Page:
by Sam Blue
A family man struggles to make a living the best way that he can.
|"Take a deep breath. Relax. Remember why you do this. You do this so you can have time to spend with your family," I told myself.
The time was 9:48 AM. It was a Tuesday morning. Most of the traffic on the Interstate should have died down by now. I went through a checklist in my mind.
Full tank of gas? Check.
Current and valid license, registration and proof of insurance? Check.
Lights, blinkers, headlights in perfect working order? Check.
Printed map with a starting address from my "brother's house" in Houston, TX to my "house" in Metairie, LA? Check.
Nondescript, family sedan in a popular and low-key color? Check.
It was a plain-Jane white 2004 Toyota Camry. I think my next one will be a hybrid. Gas prices are killing me.
I like to fill up just once on the trip. There's a gas station just off the Interstate in Crowley, LA. I like to have a full tank of gas before I get to Baton Rouge. Some days in Baton Rouge, there is absolutely no traffic at all. On other days, it takes two hours to get through the city.
Brand-new, state of the art, highest rated radar detector according to Consumer Reports? Check.
No obvious weld-marks, missing screws or signs of tampering on the car? Check.
No unusual odors or anything else that might cause some unwanted attention? Check.
Phone number and pass-phrase at the drop site memorized? Check.
A well-rehearsed story of where I'm going and where I'm coming from? Check.
I grew up in New Orleans. Graduated from John Curtis High School in 1994. Go Patriots! Graduated from Louisiana State University with a business degree. Go Tigers (if I'm pulled over in Louisiana)! I live in Metairie, LA, just outside of New Orleans. I'm an insurance salesman for Allstate which happens to be the insurance that I have for my nondescript family sedan.
I'm coming from my younger brother's house and going back home. His wife gave birth to their second son two weeks ago and I was visiting them over the long weekend. Yes, I'm married. I have two kids of my own. They couldn't make the trip. She had to work.
Precious cargo valued on the street between a half to one million dollars? Check.
That's enough coke to land me in jail for a very long time.
Thank God I'm not black. I would have been pulled over and caught a long time ago.
My cut will be at least $20,000. I make three trips a year. I'm not greedy. Besides, do you know what $20,000 in cash looks like. You can't exactly just walk into a bank with that much cash and expect to make a deposit.
I'm not smart enough to find a way to make a living that allows me to reasonable support my family and be able to spend quality time with them.
There was no traffic to speak of around Houston. The weather was nice. I like it better when it's raining. It reduces my visibility. But it also reduces the cop's.
I'm making good time. Cruise control set to exactly the speed limit. Made it through Texas with no problems. Now my nondescript car, with a Louisiana license plate, blends right in.
I pull in to my predetermined gas station. I fill up my car with gas. I always pay at the pump. And I always use my blinker when changing lanes or turning.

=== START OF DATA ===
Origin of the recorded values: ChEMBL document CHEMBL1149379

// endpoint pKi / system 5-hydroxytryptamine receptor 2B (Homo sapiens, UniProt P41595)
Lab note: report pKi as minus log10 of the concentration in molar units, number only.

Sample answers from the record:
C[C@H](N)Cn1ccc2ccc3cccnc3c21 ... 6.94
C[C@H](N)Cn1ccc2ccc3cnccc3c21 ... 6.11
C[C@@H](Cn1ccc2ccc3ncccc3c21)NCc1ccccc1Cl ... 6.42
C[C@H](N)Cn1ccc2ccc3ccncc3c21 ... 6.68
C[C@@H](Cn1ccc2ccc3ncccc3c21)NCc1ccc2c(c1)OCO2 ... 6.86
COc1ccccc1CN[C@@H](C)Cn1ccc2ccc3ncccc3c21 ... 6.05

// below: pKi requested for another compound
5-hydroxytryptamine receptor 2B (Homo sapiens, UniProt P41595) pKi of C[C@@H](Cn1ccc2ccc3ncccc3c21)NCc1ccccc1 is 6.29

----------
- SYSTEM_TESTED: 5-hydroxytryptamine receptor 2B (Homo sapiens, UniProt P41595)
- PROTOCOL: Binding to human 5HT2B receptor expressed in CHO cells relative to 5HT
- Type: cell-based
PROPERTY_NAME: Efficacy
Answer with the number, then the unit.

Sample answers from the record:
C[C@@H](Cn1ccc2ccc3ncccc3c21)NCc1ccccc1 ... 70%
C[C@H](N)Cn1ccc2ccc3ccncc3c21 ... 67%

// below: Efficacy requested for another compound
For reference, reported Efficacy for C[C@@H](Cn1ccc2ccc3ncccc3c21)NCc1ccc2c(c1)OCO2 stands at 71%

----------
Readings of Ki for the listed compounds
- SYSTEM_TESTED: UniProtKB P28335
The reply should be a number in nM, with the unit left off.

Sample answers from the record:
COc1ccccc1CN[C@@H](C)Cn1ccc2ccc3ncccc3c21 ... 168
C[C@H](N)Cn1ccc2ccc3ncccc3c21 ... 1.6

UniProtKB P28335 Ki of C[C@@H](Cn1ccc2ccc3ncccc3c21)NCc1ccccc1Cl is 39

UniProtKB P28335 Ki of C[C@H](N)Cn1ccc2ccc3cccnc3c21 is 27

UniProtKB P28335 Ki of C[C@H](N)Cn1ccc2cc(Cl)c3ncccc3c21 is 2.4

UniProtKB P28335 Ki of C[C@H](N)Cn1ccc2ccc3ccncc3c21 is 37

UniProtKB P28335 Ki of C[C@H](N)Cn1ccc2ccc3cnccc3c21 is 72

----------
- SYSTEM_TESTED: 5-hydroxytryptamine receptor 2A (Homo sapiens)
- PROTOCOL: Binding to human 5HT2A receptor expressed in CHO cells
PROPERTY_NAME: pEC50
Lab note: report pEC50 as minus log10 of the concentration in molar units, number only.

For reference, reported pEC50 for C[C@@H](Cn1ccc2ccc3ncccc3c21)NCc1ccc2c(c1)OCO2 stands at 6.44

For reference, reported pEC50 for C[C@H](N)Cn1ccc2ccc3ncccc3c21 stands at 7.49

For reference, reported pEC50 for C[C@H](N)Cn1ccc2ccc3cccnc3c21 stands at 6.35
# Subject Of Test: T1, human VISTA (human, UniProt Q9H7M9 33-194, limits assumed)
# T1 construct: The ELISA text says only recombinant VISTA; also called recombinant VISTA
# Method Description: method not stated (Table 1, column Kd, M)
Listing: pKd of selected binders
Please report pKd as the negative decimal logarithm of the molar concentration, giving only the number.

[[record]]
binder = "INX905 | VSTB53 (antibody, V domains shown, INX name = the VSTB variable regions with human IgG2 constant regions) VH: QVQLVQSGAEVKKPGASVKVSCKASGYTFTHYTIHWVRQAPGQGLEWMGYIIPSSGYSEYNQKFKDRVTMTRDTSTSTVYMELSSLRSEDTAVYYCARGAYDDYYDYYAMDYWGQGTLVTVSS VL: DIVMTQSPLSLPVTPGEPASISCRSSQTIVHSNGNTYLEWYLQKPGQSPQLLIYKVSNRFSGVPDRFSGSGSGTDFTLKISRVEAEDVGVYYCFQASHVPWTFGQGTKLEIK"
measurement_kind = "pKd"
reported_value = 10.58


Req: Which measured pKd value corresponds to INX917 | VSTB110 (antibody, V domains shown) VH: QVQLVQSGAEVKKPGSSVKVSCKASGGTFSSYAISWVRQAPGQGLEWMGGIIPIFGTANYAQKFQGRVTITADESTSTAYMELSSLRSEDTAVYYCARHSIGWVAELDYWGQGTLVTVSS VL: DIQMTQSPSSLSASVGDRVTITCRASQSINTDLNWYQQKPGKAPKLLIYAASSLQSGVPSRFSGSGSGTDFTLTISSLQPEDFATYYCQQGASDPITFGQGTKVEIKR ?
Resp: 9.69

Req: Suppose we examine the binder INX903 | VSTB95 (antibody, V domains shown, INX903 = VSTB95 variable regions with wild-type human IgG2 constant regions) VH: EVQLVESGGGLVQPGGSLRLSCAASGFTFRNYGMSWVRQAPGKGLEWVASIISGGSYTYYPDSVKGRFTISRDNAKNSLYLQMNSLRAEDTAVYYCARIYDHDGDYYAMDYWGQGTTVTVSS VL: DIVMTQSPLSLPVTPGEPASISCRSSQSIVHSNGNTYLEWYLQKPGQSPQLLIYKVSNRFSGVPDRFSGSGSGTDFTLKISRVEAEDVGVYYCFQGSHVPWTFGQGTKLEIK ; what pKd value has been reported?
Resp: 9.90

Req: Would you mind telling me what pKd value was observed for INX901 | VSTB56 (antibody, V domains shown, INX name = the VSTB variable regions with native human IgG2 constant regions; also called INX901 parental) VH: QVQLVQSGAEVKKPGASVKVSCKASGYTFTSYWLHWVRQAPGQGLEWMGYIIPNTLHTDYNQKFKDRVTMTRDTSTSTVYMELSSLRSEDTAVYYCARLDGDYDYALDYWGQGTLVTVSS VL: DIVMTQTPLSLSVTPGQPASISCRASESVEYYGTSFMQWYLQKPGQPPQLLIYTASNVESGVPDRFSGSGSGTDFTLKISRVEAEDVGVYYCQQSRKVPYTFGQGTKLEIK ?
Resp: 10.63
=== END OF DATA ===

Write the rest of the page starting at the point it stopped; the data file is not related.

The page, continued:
Now I'm back on the interstate. The speed limit goes down to 60 on the 17 mile long Atchafalaya Basin bridge. Cruise control now set to 60.
The traffic through Baton Rouge is not too bad. Slow, but moving. Almost home.
I take my exit off the interstate to the warehouse. I pull up to the door. I dial the memorized number. 1-504-643-2199.
The phone rings once. Twice. Thr..."Margo's," the person on the other end says.
"It's a sin to kill a mockingbird" I say.
"I'll be right down." the guy says.
The automatic door to the garage opens. I pull in. The garage door closes shut. It's louder than I wish it was. I get out of my car. Then, I erase the phone number that I just called out of my cellphone.
The time now is 3:58 P.M. Made good time. Obeyed the speed limits the whole way. Stayed out of rush hour traffic.
I hear someone walking down the metal stairs from the apartment above.
"What's going on?"
"More of the same," I say.
"How's the kids?" my acquaintance asks.
"Growing up fast," I respond.
"Do you want to come back later or just wait?"
"How long will it take you?" I ask him.
"Not long, I don't think. Do you know what your carrying?" he asks.
"I never do," I say.
"I should be done within an hour. Two at the most"
"I'll just wait then."
"You can chill out upstairs if you want. I'll be up in a minute," he tells me.
His apartment is pretty low-key. I get $20,000 minimum for a drug run from Houston to New Orleans. Sometimes I get a little extra. I guess depending on what I'm hauling. I've got no idea what this guy makes for just taking it out my car.
I turn on the TV. Turn the channel to the news. Typical run-of-the-mill news. President Bush. Paris Hilton. The War in Iraq. The War on Drugs. An alleged drug lord's family held a press conference. They're pleading for his safe release after being kidnapped last week.
I hear footsteps up the metal stairs.
"I'm all done."
"Wow. In and out in less than an hour. That's service," I say.
"You want to see what you were hauling?" he asks.
"Sure, why not." I respond.
We take the walk down the flight of metal stairs. My car is parked, ready to exit the garage.
On a table rests a handful of black garbage bags. Odd-shaped. Not perfectly rectangular like usual.
My friend pulls open one of the smaller bags.
"Is that a fucking hand?" I ask.
"It sure is."
"Was that my haul? Was I hauling a body?"
"Yep. Former drug lord Benito Valenzuela." he says. "And here's your money. $30,000. You got an extra ten, considering the cargo."
"Gee. Thanks," I respond sarcastically.
Another four months without having to work a real job? Check.